The beets, berries, and blossoms made for an especially beautiful box of food this week. I wanted to spread it all out and take one picture of everything, but one look at my kitchen table covered in daily dross stomped all over that idea.
So here’s the food once again in shifts.
- Red Russian kale
- snow peas
- baby beets
- strawberries (Have you noticed Georgia strawberries are totally superior to Florida strawberries? )
- baby spinach (bone dry and in lovely condition – good job, packers!)
- one large cabbage of undetermined variety (cross between Savoy and Chinese?)
- garlic scapes!
- catmint flowers
- chamomile flowers
- cilantro flowers
- chive flower
- peony petals, Johnny-jump-ups, and one mystery flower
Blossom pack fun
These blossoms are pretty cool. The catmint and chamomile will be herbal tea for me. I’m not sure what will happen to the cilantro, yet. Maybe I’ll make another pad thai and add these guys right at the end. I already added the chive flower to last night’s garlic scape pesto (more below). And I used the rest of the blossoms to make flower syrup for tea or to mix with sparkling water or champagne. I made a half-sized batch following this recipe. Unfortunately, I let it boil too long, and it crystallized before I could strain it. (Not a big problem, though, because I got to eat a couple of candied peony petals. Incredible!) I think if I reheat the jar, it will re-liquefy and I can strain it then. This morning, I just chipped off a little of the sugar for my tea. Very nice, subtle flavor.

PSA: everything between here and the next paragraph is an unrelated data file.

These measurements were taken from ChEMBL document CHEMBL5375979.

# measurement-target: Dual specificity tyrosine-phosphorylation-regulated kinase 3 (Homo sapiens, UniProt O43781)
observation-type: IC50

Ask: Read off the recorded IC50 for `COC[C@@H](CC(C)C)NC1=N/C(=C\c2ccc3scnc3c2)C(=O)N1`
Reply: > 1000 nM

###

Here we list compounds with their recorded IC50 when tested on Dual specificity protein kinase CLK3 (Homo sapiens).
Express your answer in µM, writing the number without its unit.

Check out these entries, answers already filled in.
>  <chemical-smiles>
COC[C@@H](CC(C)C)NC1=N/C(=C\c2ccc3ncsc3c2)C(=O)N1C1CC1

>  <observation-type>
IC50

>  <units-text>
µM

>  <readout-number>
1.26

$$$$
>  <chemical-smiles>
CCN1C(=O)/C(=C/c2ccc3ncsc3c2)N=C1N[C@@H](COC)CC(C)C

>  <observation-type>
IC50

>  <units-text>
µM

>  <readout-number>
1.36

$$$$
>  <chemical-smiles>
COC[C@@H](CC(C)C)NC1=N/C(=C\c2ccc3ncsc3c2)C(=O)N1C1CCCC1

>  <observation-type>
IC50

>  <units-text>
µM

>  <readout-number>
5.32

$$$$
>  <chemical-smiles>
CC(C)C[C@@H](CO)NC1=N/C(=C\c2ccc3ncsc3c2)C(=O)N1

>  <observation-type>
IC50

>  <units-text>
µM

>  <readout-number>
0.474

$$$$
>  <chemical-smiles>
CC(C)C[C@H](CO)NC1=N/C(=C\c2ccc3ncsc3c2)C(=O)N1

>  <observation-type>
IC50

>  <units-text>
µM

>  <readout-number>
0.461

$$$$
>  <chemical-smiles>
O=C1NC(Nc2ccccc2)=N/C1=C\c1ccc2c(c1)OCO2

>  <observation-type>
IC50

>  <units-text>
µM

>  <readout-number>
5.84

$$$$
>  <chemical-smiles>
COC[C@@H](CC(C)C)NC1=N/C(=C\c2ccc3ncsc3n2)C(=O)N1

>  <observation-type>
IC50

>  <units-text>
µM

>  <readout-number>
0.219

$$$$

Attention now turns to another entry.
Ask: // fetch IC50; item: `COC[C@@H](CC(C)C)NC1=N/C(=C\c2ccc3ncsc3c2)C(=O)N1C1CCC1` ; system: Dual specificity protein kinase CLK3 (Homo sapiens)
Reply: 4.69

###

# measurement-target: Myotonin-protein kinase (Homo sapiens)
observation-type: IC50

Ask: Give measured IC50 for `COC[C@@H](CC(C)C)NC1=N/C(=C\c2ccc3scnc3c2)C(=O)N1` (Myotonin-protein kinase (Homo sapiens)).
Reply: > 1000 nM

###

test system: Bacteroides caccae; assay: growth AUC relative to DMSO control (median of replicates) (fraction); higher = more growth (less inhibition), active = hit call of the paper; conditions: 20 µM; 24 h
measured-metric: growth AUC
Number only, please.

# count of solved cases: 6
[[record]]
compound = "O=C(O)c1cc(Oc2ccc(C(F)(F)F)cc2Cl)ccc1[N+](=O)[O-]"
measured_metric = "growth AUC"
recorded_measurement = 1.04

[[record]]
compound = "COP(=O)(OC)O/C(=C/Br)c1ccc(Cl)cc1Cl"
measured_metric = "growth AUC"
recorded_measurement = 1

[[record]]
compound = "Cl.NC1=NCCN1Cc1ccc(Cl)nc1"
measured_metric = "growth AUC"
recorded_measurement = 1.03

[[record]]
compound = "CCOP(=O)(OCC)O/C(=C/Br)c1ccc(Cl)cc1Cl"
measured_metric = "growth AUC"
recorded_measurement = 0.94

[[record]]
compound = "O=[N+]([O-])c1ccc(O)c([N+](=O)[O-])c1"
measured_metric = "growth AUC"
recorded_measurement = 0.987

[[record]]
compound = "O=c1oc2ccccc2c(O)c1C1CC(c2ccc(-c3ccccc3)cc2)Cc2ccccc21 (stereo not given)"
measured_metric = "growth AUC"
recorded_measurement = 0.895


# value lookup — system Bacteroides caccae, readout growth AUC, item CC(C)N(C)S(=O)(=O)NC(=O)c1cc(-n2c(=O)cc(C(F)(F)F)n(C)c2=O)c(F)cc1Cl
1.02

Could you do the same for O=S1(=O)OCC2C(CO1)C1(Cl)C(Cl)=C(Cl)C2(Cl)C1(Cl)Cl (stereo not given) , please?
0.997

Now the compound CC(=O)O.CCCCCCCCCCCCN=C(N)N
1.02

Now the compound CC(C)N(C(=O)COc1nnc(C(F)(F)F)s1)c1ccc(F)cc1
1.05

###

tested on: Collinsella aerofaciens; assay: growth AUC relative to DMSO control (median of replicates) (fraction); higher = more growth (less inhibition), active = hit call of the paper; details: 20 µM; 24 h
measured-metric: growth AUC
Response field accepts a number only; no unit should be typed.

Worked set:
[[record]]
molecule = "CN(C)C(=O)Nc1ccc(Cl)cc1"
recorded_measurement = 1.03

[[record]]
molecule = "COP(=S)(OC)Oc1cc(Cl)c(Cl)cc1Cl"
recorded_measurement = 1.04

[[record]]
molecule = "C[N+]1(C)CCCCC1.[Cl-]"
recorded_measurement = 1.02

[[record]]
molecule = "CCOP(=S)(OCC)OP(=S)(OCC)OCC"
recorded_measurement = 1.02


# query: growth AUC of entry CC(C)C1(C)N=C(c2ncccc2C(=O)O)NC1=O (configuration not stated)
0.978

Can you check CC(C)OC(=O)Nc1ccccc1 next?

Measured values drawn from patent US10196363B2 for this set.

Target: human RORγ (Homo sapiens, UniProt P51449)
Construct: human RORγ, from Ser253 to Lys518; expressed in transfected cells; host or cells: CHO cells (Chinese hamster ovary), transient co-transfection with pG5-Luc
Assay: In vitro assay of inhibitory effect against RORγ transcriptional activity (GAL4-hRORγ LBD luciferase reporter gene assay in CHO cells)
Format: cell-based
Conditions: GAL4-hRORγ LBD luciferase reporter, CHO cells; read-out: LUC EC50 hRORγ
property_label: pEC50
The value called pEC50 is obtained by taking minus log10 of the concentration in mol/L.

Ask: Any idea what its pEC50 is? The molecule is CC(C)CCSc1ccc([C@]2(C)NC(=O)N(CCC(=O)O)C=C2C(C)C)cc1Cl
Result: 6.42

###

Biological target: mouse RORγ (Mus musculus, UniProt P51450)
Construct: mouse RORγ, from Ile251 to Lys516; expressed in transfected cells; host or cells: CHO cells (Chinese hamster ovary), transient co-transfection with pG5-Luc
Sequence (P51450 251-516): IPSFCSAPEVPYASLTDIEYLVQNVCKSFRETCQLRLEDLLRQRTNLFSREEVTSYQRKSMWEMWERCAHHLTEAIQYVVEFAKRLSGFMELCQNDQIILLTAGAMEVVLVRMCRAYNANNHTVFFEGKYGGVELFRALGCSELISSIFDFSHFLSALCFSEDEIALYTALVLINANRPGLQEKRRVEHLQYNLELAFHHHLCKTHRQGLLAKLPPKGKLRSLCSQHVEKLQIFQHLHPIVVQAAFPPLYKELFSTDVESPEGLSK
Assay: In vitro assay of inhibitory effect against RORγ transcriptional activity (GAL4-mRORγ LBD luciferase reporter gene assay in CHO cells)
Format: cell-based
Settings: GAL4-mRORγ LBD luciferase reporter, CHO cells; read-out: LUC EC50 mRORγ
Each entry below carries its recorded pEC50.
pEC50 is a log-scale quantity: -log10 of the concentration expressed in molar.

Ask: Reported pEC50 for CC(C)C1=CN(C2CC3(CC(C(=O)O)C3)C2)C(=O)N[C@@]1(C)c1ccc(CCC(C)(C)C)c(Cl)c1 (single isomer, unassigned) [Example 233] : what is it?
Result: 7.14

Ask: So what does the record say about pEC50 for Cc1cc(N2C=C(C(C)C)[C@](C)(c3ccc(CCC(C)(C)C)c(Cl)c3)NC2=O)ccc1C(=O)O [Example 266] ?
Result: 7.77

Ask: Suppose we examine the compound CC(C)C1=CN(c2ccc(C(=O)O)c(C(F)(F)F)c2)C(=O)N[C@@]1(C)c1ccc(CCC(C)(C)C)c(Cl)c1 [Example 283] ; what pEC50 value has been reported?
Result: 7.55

Garlic scape pesto and baby beets
Last night we had garlic scape pesto and a salad of lettuce, spinach, and baby beet greens. The lettuce and spinach were especially nice, and we look forward to more salads in the coming days.
Baby beets are so cool. One bunch of baby beets gives you
- roots to roast, chill, and slice,
- baby greens to tear up and use in salads,
- stems you can chop and add to stir-fries or casseroles,
- and a high-quality rubber band.
I wanted to try something else with the garlic scapes other than pesto. But then I ran into this site, which convinced me there was no resisting the pesto. (I also really dig this page because it looks like someone else serves good food on mismatched plates on a plain old kitchen table that is eternally occupied with the stuff of life. Take that Bon Appetit magazine with your spotless, glossy dining rooms!)
My pesto ended up more pine nuts and Romano cheese than garlic scapes, so I tossed in the chive flower bits to give it some extra zing. I also did as my inspiratory blogger did and added some pasta water to the sauce before mixing it with the (drained) pasta. Incredible how creamy this made the sauce. The pasta felt downright decadent without any butter or cream.
And later this week…
I’ll get to see if Red Russian kale is as good with raisins and pine nuts as the Tuscan kale’s been.
If Chris doesn’t eat all the blueberries fresh, I’ll flash freeze them with the strawberries for late-night snacks.
I think I’m going to have to give away at least some of the cabbage. Because its leaves are thinner, I don’t think it will store as well as green cabbage. Better to hand some of it off now so that it all gets used at its peak.
Some kind of stir-fry is in our future. Snow peas, green onion parts, cabbage, and beet stems will play starring roles.
The onion bulbs I’ll store in a wire basket. Hopefully they’ll last a good long time. It’s so nice to have local onions. Which reminds me that Chris asked for burgers this week. That’s why I ordered ground beef from the online store along with sausage and extra strawberries.
So at some point, we’ll have burgers with caramelized onions.